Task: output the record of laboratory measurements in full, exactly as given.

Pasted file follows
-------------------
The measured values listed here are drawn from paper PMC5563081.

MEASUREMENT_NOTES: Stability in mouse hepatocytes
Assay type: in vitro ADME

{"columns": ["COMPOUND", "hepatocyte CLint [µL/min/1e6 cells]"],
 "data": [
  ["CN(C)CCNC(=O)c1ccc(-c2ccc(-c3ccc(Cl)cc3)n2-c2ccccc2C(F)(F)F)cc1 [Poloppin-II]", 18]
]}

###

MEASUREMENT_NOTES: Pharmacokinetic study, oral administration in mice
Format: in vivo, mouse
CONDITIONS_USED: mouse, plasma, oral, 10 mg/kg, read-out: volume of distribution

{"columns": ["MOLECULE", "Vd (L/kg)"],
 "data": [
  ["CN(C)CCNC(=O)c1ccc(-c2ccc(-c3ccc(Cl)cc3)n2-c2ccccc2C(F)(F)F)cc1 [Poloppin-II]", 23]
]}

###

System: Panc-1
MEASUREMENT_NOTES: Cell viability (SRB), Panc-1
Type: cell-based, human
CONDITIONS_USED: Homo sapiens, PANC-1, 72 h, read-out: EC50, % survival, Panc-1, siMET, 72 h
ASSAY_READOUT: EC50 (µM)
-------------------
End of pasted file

The measured values listed here are drawn from paper PMC5563081.

MEASUREMENT_NOTES: Stability in mouse hepatocytes
Assay type: in vitro ADME

{"columns": ["COMPOUND", "hepatocyte CLint [µL/min/1e6 cells]"],
 "data": [
  ["CN(C)CCNC(=O)c1ccc(-c2ccc(-c3ccc(Cl)cc3)n2-c2ccccc2C(F)(F)F)cc1 [Poloppin-II]", 18]
]}

###

MEASUREMENT_NOTES: Pharmacokinetic study, oral administration in mice
Format: in vivo, mouse
CONDITIONS_USED: mouse, plasma, oral, 10 mg/kg, read-out: volume of distribution

{"columns": ["MOLECULE", "Vd (L/kg)"],
 "data": [
  ["CN(C)CCNC(=O)c1ccc(-c2ccc(-c3ccc(Cl)cc3)n2-c2ccccc2C(F)(F)F)cc1 [Poloppin-II]", 23]
]}

###

System: Panc-1
MEASUREMENT_NOTES: Cell viability (SRB), Panc-1
Type: cell-based, human
CONDITIONS_USED: Homo sapiens, PANC-1, 72 h, read-out: EC50, % survival, Panc-1, siMET, 72 h
ASSAY_READOUT: EC50 (µM)